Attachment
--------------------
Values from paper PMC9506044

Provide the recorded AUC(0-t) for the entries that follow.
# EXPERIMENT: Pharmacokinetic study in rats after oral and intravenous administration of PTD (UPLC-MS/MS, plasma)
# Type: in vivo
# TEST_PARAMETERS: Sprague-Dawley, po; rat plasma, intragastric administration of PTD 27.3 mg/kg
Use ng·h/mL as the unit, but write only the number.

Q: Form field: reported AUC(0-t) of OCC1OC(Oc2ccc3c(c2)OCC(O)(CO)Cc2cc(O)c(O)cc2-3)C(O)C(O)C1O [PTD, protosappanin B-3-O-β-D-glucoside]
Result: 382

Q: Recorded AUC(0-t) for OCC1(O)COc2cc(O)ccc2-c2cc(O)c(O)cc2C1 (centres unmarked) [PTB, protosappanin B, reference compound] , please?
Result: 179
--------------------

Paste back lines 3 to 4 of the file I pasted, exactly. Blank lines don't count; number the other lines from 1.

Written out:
# EXPERIMENT: Pharmacokinetic study in rats after oral and intravenous administration of PTD (UPLC-MS/MS, plasma)
# Type: in vivo